To describe the momentum matching conditions more completely, we analyze the spectrum of the field data obtained through FDTD [20

20. I. De Leon and F. S. Roux, “Fourier analysis of reflection and refraction in two-dimensional photonic crystals” Phys. Rev. B 71, 235105, (2005). [CrossRef]

]. Figure 3 shows the Fourier transform of the complex electric field obtained with the same parameters as Fig. 2(B). The spectrum represents the momentum distribution in the input and output silicon slab regions, the PC prism, and the air trench behind the refection plane. Three bright regions on the ksi-surface show the incident, reflected, and output light. The radius of the ksi-surface is 2.54kair due to the effective index given to silicon for TM polarization. The primary Bloch wave momentum distributions, designated by arrows for the incident and reflected waves, are located very close to the silicon slab mode. This explains the small reflections at the silicon PC interfaces, estimated to be as low as 2 percent. Secondary EFS surfaces are visible in the spectrum, but their Fourier amplitude is much smaller than the primary surfaces. Almost no energy is present in the first Brillioun zone (FBZ), which further shows that momentum matching across a boundary should not use the folded values only.

4. Far-field characterization

Using an objective lens, scattered light from the different interfaces is collected and imaged onto an infrared camera. Far-field scattered light does not give detailed information on the generated evanescent wave or low loss guided regions, but lets us track intensity through the integrated optical system. Scattered intensity is useful for rough estimates on the transmission coefficient of the PC prism and for monitoring the beam width at the output. Figure 4 shows four far-field images of the device, where Fig. 4(A/C) is with 1542 nm TM/TE illumination, and Fig. 4(B/D) is with 1559 nm TM/TE illumination. In each figure, the input waveguides are at the top left, where the light is moving from left to right. The guided optical wave is then reflected by the prism where it is finally incident on the output waveguide array located at the bottom of each figure. Figure 4(A) represents the wavelength which displays the tightest field confinement shown by the small field distribution incident on the output waveguide array. Figure 4(B) shows the wavelength where reflection losses are the lowest shown by the brightness of the output spot. Although all three terminations of the input waveguides light up, the scattered light does not represent the field in each input waveguide. This scattered light is from the sharp edges of the termination and could be reduced with an inverse taper.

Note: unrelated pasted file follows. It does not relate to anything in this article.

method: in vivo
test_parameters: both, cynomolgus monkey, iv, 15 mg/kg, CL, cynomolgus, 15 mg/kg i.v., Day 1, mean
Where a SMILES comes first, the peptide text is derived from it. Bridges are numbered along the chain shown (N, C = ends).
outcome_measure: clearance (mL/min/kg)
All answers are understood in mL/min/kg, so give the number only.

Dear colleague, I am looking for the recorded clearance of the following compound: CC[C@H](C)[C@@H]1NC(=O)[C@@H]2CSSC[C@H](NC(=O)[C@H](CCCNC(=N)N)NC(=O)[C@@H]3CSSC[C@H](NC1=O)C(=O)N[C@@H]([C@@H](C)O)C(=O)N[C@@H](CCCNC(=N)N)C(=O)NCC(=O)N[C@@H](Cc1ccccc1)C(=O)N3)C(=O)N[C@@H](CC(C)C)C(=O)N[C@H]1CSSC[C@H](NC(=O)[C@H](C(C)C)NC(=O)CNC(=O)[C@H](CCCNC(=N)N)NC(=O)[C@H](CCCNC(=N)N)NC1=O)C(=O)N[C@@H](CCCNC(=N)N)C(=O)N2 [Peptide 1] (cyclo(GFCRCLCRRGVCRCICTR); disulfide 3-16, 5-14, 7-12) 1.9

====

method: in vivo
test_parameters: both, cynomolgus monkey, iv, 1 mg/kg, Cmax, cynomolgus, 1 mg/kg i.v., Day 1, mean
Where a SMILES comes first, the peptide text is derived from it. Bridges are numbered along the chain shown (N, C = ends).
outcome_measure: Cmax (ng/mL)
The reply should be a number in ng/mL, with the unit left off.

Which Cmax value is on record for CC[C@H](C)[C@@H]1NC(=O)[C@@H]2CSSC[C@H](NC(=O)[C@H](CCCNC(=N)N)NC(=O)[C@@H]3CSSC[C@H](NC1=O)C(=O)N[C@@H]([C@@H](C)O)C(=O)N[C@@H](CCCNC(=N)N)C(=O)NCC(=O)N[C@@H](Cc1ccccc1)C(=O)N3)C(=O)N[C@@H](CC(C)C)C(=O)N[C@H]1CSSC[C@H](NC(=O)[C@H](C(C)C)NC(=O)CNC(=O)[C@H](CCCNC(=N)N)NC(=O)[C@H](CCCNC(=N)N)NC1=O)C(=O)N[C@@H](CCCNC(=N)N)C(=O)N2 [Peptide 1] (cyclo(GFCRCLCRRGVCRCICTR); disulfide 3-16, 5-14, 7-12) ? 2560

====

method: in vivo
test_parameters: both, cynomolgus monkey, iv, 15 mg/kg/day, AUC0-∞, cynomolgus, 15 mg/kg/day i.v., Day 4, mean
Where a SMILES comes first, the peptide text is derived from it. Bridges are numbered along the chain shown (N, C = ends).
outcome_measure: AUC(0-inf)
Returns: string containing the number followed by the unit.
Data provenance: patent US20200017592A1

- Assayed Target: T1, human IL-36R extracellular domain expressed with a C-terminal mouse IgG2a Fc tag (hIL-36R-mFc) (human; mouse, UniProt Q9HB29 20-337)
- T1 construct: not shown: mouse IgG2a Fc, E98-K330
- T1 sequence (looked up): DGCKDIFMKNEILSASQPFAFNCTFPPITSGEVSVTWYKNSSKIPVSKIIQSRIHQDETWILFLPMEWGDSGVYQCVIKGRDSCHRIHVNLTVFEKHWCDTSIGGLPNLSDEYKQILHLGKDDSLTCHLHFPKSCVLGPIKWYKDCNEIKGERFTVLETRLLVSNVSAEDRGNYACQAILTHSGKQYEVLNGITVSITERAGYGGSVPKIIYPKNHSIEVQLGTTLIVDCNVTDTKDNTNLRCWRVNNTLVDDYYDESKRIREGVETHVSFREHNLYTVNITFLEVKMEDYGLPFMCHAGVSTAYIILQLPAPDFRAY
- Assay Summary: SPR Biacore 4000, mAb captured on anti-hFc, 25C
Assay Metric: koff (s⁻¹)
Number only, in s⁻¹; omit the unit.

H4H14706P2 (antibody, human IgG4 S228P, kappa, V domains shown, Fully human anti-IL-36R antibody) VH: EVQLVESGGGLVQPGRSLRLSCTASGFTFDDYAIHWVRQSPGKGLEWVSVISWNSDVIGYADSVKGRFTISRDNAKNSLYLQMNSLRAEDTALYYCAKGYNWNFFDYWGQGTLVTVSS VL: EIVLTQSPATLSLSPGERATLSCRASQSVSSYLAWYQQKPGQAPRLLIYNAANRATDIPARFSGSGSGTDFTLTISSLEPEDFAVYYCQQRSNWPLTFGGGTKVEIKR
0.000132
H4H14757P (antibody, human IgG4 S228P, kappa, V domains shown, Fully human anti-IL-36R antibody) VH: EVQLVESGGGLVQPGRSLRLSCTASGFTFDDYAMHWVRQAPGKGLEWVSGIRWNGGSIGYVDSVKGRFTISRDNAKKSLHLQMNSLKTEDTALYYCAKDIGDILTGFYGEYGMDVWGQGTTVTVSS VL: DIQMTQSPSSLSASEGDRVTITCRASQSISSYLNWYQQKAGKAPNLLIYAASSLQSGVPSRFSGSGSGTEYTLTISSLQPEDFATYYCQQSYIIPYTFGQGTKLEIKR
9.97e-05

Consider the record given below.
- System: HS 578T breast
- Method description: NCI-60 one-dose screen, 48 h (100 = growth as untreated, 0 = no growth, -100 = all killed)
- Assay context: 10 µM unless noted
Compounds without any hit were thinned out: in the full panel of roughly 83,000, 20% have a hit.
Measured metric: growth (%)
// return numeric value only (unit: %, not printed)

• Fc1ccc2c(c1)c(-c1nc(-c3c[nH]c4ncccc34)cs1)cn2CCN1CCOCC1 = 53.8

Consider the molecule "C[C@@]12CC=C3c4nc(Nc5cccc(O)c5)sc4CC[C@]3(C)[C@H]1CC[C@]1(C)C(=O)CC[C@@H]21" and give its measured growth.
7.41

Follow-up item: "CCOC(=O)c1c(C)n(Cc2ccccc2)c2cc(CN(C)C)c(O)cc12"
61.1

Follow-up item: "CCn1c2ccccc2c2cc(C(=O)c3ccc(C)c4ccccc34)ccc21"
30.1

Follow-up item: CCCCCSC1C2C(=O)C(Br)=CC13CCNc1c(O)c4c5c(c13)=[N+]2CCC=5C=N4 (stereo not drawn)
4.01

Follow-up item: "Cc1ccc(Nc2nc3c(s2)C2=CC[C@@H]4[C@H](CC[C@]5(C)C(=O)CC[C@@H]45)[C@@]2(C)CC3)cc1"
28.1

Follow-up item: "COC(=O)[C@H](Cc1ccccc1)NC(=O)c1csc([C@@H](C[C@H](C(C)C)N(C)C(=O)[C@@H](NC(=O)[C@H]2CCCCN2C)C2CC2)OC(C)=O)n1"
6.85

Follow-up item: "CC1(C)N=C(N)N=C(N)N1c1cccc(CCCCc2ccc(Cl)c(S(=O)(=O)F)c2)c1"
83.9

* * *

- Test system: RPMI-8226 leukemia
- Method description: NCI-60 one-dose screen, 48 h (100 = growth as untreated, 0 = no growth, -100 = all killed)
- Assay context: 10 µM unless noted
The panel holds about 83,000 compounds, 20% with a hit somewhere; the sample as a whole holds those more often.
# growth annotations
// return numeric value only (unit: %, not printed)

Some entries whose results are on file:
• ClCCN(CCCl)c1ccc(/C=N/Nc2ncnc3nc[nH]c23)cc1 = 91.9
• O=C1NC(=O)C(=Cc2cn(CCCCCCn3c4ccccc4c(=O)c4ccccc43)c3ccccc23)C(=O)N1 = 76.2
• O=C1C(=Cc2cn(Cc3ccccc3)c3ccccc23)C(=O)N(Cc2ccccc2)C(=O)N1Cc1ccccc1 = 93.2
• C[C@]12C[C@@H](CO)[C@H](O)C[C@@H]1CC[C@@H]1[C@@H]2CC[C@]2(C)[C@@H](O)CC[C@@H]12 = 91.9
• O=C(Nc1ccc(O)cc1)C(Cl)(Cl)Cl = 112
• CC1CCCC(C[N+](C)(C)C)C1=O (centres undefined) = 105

Fig. 4. Far-field scattering images of the PC prism. The center input waveguide is illuminated. The scattering images are superimposed on an SEM image to show the device geometry. In each photograph, the input waveguide is at the upper-left, the TIR prism is in the upper-right and the output waveguide array is along the bottom. A) shows 1542 nm TM polarized illumination, which creates a highly confined output spot that primarily illuminates two output waveguides. B) shows 1559 nm TM polarized illumination, which has high efficiency and small out-of-plane scattering at each device interface. Scattering from the output waveguide array is significantly brighter than any other region indicating the small losses at the other interfaces. C, D) show 1542 and 1559 nm TE polarized illumination respectively, which does not couple into the PC prism.